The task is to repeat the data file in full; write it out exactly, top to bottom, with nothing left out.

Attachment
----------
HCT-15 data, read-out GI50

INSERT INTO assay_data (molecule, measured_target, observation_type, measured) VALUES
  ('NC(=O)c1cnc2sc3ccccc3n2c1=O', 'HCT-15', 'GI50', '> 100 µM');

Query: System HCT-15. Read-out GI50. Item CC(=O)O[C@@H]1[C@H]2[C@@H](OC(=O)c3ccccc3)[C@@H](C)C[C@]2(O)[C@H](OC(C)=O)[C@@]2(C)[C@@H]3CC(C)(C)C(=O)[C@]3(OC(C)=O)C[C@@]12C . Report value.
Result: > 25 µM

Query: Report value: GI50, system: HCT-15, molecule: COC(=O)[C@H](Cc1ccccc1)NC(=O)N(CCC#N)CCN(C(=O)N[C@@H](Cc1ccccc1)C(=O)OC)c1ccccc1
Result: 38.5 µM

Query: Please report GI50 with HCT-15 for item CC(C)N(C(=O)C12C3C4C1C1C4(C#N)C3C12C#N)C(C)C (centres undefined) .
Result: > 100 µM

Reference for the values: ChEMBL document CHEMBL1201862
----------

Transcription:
HCT-15 data, read-out GI50

INSERT INTO assay_data (molecule, measured_target, observation_type, measured) VALUES
  ('NC(=O)c1cnc2sc3ccccc3n2c1=O', 'HCT-15', 'GI50', '> 100 µM');

Query: System HCT-15. Read-out GI50. Item CC(=O)O[C@@H]1[C@H]2[C@@H](OC(=O)c3ccccc3)[C@@H](C)C[C@]2(O)[C@H](OC(C)=O)[C@@]2(C)[C@@H]3CC(C)(C)C(=O)[C@]3(OC(C)=O)C[C@@]12C . Report value.
Result: > 25 µM

Query: Report value: GI50, system: HCT-15, molecule: COC(=O)[C@H](Cc1ccccc1)NC(=O)N(CCC#N)CCN(C(=O)N[C@@H](Cc1ccccc1)C(=O)OC)c1ccccc1
Result: 38.5 µM

Query: Please report GI50 with HCT-15 for item CC(C)N(C(=O)C12C3C4C1C1C4(C#N)C3C12C#N)C(C)C (centres undefined) .
Result: > 100 µM

Reference for the values: ChEMBL document CHEMBL1201862